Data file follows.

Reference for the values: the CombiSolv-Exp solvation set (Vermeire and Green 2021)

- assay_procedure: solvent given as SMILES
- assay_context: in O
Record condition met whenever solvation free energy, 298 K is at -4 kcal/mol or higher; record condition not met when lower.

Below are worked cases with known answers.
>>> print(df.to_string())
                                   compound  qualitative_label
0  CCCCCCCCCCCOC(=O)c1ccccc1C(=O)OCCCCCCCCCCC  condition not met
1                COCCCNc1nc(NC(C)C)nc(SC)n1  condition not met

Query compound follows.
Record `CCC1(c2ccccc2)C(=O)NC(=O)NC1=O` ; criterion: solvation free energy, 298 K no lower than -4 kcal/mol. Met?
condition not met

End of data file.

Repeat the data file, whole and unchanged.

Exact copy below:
Reference for the values: the CombiSolv-Exp solvation set (Vermeire and Green 2021)

- assay_procedure: solvent given as SMILES
- assay_context: in O
Record condition met whenever solvation free energy, 298 K is at -4 kcal/mol or higher; record condition not met when lower.

Below are worked cases with known answers.
>>> print(df.to_string())
                                   compound  qualitative_label
0  CCCCCCCCCCCOC(=O)c1ccccc1C(=O)OCCCCCCCCCCC  condition not met
1                COCCCNc1nc(NC(C)C)nc(SC)n1  condition not met

Query compound follows.
Record `CCC1(c2ccccc2)C(=O)NC(=O)NC1=O` ; criterion: solvation free energy, 298 K no lower than -4 kcal/mol. Met?
condition not met